Another 50 year anniversary. Fifty years! Also, 7 other things worth knowing today.
We've hit another anniversary: of a story I'll bet almost everyone has heard or read before.
It was 50 years ago this week that Uruguayan Air Force Flight 571, carrying 40 passengers and a crew of five, crashed in the Andes mountains. Twelve people died immediately; another 17 perished before the ordeal was over.
After more than two months in the snow, three of the passengers escaped, climbing 24 miles through steep terrain with only the most rudimentary, self-made equipment, and finally reached civilization.
As a result, 13 more in the group were eventually rescued. It's a well-documented story; perhaps you read Alive, the award-winning book from the 1970s, or saw the movie version with Ethan Hawke.
There are so many twists and turns in this story. Of course, there is the memorable detail that some of the passengers made a pact that if they died, their surviving friends should eat their flesh to survive, since there were no food sources that high in the mountains.
Honestly, 10 minutes on the Wikipedia page for the crash will probably leave you with some serious emotional reactions.
After mulling over this story and the anniversary for a week or so (once I looked at the calendar), I find myself reflecting not so much on the crash and survival story, but the fact that it's been 50 years.
It's not just that they had such intense will to overcome the odds and live—it's that they've now gone on to live basically normal lives, for half a century more. I don't know if anyone's keeping score, and I truly believe that a single day is a precious gift.
But, by any standard: Fifty years and counting? They won!
Perhaps it's because I only just yesterday wrote something about Vietnam prisoners of war—many of whom spent years in horrible conditions before release; actually it's probably more likely that I was drawn to yesterday's because I'd already been thinking about this story.
Anyway, I like to end the week with a question or two, and I suspect you will have some fascinating answers and stories to share. And I don’t know how to ask them better than the way I’ve asked myself:
What were the moments when you came closest to not having a tomorrow (my euphemism for death). How do you remember them now?
What were the all-encompassing ordeals in your life—not as dramatic as Flight 571, but we all have them; a job, a relationship, a health scare, etc.—that you look back on now, grateful not only to have survived but to have put them far in the rearview mirror? What did you learn?
And what other inspiring stories like this, no matter whether they were yours or not, should people know about and remember?
Let us know your thoughts in the comments.
7 other things worth knowing today
A 12-person jury on Thursday recommended life in prison without parole for Nikolas Cruz, the gunman responsible for the 2018 massacre that killed 17 people at Marjory Stoneman Douglas High School in Parkland, Florida. The death penalty was on the table for Cruz, but the jury would've had to reach that decision unanimously. (Axios)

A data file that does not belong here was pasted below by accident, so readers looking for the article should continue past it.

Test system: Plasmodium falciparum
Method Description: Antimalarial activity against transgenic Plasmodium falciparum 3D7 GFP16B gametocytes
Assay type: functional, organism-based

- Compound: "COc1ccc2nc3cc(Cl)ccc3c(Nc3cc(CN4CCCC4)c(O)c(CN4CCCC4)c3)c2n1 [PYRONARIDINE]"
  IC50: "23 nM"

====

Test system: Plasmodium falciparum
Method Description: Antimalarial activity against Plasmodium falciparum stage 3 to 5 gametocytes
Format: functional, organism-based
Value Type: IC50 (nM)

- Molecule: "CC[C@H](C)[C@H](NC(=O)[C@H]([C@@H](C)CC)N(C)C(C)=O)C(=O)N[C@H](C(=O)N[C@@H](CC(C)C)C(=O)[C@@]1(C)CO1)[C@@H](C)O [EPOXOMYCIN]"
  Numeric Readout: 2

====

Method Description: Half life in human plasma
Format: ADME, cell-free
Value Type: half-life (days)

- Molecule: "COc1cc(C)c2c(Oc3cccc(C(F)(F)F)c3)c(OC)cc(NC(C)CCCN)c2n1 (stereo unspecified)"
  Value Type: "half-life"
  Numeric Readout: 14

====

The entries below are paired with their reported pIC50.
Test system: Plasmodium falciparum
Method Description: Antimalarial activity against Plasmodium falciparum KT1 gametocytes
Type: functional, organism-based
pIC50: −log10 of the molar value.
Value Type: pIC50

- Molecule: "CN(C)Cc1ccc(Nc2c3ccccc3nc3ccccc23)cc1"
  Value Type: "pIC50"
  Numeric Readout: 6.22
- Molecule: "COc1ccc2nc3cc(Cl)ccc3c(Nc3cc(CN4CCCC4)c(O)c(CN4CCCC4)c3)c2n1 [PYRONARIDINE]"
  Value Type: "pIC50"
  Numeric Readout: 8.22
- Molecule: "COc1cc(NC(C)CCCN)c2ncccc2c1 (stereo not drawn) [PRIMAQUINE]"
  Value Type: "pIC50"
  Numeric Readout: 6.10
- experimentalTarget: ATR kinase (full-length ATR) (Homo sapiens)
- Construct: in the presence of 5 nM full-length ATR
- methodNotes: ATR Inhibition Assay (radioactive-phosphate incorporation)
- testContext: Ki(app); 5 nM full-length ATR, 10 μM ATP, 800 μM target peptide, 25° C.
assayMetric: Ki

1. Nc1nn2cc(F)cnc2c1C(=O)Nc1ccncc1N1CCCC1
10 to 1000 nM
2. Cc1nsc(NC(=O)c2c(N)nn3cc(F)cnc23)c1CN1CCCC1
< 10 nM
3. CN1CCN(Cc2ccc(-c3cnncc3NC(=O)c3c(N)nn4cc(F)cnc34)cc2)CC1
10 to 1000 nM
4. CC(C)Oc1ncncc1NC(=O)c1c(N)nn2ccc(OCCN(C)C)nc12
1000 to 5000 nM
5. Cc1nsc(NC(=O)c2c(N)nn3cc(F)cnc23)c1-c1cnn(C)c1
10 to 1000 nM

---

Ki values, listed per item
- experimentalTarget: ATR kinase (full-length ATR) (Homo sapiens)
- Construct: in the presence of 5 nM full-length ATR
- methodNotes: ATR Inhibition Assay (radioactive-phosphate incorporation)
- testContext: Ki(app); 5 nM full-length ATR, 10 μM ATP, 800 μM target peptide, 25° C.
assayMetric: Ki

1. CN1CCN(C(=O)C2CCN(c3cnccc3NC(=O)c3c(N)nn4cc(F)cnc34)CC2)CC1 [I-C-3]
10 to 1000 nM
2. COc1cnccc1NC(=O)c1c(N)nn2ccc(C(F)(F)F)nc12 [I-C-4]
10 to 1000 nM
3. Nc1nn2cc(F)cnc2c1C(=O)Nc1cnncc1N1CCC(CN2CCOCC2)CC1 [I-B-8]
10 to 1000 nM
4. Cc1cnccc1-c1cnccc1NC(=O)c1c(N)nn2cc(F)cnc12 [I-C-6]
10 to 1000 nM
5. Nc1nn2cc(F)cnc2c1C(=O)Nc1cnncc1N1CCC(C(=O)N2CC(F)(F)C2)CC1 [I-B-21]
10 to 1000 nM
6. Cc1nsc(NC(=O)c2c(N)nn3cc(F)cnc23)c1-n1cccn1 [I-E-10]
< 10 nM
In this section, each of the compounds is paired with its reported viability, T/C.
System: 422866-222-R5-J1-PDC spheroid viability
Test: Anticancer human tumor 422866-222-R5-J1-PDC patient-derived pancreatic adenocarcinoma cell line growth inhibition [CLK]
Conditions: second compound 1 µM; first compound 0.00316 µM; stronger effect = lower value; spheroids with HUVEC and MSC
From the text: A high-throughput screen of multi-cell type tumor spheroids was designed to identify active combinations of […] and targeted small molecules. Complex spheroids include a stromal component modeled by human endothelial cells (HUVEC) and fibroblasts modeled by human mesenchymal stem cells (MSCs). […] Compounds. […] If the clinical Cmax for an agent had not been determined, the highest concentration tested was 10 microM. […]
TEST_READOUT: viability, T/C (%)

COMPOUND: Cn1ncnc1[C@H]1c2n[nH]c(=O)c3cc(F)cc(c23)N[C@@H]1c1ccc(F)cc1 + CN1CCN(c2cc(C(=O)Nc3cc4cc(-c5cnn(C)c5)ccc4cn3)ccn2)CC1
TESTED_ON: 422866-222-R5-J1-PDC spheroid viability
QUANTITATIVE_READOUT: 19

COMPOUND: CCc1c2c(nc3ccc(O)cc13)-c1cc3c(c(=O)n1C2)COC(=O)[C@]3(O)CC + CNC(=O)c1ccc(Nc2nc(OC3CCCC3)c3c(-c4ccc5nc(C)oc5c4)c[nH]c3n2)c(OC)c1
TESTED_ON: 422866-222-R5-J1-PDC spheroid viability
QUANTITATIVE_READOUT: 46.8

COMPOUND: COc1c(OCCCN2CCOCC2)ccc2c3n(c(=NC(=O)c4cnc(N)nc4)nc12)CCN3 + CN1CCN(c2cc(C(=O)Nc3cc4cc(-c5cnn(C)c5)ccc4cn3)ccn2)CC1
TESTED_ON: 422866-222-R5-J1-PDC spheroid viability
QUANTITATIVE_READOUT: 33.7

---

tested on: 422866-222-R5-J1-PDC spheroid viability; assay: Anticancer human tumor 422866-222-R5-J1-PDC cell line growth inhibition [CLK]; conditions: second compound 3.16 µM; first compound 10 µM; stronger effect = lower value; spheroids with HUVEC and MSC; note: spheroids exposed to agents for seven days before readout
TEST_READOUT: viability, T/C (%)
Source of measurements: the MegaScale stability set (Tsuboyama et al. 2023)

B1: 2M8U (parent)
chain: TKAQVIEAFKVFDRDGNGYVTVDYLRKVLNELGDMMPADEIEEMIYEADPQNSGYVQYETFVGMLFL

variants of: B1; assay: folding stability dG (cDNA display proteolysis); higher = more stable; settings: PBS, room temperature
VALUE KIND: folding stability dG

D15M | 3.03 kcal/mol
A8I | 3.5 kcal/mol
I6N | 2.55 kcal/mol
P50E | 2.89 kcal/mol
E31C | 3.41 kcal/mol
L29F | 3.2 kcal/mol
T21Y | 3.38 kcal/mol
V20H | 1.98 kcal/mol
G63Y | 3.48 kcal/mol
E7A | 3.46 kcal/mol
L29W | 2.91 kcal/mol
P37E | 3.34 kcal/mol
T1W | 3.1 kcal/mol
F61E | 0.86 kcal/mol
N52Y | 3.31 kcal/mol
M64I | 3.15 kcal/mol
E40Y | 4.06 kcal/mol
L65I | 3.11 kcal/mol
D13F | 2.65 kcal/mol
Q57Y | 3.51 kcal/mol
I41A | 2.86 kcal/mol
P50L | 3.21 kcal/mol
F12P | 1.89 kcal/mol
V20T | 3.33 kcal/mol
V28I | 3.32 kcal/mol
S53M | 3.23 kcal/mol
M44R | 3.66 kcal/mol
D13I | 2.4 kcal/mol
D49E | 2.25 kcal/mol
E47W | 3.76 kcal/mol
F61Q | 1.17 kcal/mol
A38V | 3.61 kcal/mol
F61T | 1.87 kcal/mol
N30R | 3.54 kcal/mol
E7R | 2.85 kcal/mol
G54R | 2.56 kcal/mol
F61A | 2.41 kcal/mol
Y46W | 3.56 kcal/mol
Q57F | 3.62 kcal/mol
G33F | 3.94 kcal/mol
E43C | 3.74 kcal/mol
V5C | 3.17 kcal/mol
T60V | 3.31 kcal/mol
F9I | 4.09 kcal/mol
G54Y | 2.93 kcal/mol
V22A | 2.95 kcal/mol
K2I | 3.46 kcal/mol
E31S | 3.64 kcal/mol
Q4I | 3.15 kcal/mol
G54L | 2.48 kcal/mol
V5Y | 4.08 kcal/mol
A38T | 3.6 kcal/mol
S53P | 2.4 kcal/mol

The House committee investigating the Jan. 6 attack on the Capitol voted unanimously Thursday to subpoena former President Donald Trump. Members of the panel, which held what was expected to be its final hearing before the midterm elections Thursday, had previously said that they were still considering seeking an interview with Trump or former Vice President Mike Pence. (NBC News)
A new experimental program in Los Angeles County is offering universal basic income, with $1,000 monthly payments to a select group of young adults. Recipients will be randomly selected from among those enrolled in the General Relief Opportunities for Work, or GROW, program, which provides employment and training services for young adults who face employment and educational barriers and often come from vulnerable backgrounds, including being unhoused or unsheltered. (LA Times)
The vast majority of the $800 billion the U.S. started giving in Paycheck Protection Program loans in 2020 has been forgiven, according to government data, and the SBA expects that figure to grow to nearly 100% as more forgiveness requests are processed this fall. (NPR)
An upstate New York woman has been arrested for allowing her 10-year-old son to get a large tattoo across his forearm, artwork that was spotted by a school employee who reported the illegal ink to law enforcement. The resulting tattoo—the boy’s name in “full-size block letters”—was inked across the child’s forearm, say police. Officials learned of the tattoo earlier this month when the boy asked the nurse at his middle school to apply Vaseline atop the fresh ink. (The Smoking Gun)
How to carve a pumpkin. I'm including this groundbreaking because: how many pumpkins have I carved over the years, and it never occurred to me to open the bottom, not the top, so you can put the jack o'lantern over a candle or light, instead of trying to get one to stay upright inside the pumpkin mess. (Good Housekeeping)
The FAA confirms: It's OK to put Apple AirTags in your luggage to track it. Lufthansa had reportedly planned to ban them, but now the German airline is backing off. (The Points Guy)
Thanks for reading. Photo credit: Unsplash. See you in the comments, and have a great weekend!